I am sure there are worlds among the Ten Thousand during the penultimate age where I would be happy to live out a life. What would those rich and mellow places become once will begins its reign as the be-all and end-all? I don’t know, but for most of them I doubt if it would be an improvement.
It’s just how it worked out, but it’s a long story.
In 2001, I had two books out from Warner Aspect (Fools Errant and Fool Me Twice) that did not do well enough for them to ask for a third. But an editor at Tor, David Hartwell, said he’d like to see an Archonate novel. So I wrote Black Brillion. While I was waiting for it to come out, I thought it might be a good idea to get into the digest mags to raise my profile (I had no idea how their circulation had declined). So I looked through my file of story ideas and found a premise: suppose you came to realize that you were living in a world that resulted from someone’s three wishes going, as they always do, wrong?
I thought I’d be cagey and set it in the Archonate universe. A detective seemed to be the right kind of character to solve the puzzle, so I created Henghis Hapthorn and set him loose. The story was called “Mastermindless”. I sent it to Gordon Van Gelder at The Magazine of Fantasy & Science Fiction, not knowing that it was really hard to sell to him, and he bought it within a week. He told me later it was the first thing he’d received in two years that made him laugh out loud.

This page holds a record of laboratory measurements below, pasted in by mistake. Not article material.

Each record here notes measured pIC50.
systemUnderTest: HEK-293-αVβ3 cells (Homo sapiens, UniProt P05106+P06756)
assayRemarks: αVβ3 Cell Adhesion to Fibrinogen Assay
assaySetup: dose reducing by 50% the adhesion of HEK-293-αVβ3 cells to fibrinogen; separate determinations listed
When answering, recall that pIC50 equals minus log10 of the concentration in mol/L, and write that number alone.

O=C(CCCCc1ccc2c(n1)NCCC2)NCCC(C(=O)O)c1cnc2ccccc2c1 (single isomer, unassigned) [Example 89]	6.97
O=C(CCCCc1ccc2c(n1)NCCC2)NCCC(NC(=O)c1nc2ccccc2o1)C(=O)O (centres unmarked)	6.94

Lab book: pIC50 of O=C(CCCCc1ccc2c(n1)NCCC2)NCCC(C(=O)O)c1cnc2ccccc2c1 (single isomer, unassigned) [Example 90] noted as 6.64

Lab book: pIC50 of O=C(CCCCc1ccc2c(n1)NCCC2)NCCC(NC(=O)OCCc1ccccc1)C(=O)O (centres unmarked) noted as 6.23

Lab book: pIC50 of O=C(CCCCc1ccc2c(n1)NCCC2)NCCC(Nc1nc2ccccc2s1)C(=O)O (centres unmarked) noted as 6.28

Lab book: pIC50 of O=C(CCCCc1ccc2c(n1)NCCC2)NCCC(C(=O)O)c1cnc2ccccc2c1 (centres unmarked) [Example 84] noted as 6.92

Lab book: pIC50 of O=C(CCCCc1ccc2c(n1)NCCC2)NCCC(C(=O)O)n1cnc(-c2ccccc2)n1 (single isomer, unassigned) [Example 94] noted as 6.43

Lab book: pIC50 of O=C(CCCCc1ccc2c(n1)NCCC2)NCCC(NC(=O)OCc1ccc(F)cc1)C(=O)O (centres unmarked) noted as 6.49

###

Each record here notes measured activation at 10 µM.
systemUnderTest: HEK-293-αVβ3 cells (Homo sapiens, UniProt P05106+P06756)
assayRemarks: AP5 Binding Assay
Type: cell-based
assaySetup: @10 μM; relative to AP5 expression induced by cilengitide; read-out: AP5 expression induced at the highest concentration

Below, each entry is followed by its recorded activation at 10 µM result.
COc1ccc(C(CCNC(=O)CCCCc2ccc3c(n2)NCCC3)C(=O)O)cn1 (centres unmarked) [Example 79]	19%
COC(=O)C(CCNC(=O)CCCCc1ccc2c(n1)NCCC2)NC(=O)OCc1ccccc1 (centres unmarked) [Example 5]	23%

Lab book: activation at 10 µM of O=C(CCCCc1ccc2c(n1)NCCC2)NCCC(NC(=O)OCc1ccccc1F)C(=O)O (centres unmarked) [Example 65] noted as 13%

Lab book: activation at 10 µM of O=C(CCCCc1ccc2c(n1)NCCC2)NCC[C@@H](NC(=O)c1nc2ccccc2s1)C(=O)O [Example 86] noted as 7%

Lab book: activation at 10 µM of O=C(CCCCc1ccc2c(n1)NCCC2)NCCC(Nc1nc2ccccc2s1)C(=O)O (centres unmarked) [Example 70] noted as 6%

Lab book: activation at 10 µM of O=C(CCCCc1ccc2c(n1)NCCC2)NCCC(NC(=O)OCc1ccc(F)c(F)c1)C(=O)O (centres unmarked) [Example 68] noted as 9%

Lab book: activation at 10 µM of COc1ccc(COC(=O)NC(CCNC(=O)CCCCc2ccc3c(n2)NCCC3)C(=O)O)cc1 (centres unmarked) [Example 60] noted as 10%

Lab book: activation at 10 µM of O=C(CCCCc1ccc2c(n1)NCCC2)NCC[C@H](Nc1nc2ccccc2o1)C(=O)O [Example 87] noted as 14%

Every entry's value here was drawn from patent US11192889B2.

I formed the impression that he’d buy another one, so I wrote more Hapthorn. All told, over the next year or so he bought six stories, the last one of novelette-length. Rather than just write stand-alones, I decided to give them a continuing story arc, and I used the impending magic/rationalism switch as the frame.
Henghis turned out to be popular with the F&SF readership, and the agent that I had then suggested I should outline some novels. So I thought up Majestrum as the next element in the story arc and wrote it up as an outline, with sketchy ideas for Spiral Labyrinth and Hespira. Night Shade Books, which had already brought out my story collection The Gist Hunter and Other Stories (containing all the Hapthorn F&SF stories), bought into the concept and the novels duly appeared.
Which comes down to this: I needed a story to promote myself, and it turned into eight or nine plus three novels.
Meanwhile, Black Brillion came and went. Tor wouldn’t let me write the whole story I wanted to tell (I was limited to 80,000 words), so I wrote a companion novel, The Commons, in episodes that I sold one at a time to Gordon, then put the whole thing together and sold it to Robert J. Sawyer’s Canadian sf imprint.
Luff Imbry was another invention who grew in the telling. He began as a supporting character in Black Brillion. After it came out, I got a nice review of my early books from Nick Gevers, Jack Vance aficionado and co-editor of Postscripts, and when I got in touch he said he’d like to see a story from me. We talked about it a little and decided that Imbry had legs. I originally set out to be a crime writer, and only fell into writing science fantasy by accident (people kept telling me they’d buy novels or stories if I wrote them), and Imbry was an opportunity to create a real noir baddie. I think of him by the way, as much like Sydney Greenstreet’s character Kaspar Gutman in The Maltese Falcon, with a little Peter Ustinov stirred in.